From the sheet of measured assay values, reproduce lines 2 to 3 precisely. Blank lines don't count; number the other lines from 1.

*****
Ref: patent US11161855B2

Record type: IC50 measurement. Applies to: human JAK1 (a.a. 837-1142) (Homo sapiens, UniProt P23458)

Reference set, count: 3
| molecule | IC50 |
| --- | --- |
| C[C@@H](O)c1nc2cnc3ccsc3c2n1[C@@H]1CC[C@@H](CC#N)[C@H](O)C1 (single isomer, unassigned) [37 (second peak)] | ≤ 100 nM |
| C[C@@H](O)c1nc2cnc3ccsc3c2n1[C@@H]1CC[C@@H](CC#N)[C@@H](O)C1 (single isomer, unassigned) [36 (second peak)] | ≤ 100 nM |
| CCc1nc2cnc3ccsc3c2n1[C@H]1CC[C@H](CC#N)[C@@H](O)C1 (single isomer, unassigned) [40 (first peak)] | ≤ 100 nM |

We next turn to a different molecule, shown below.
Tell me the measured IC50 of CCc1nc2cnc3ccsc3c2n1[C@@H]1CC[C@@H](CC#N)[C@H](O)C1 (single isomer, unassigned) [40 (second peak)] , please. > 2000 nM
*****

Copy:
Record type: IC50 measurement. Applies to: human JAK1 (a.a. 837-1142) (Homo sapiens, UniProt P23458)

Reference set, count: 3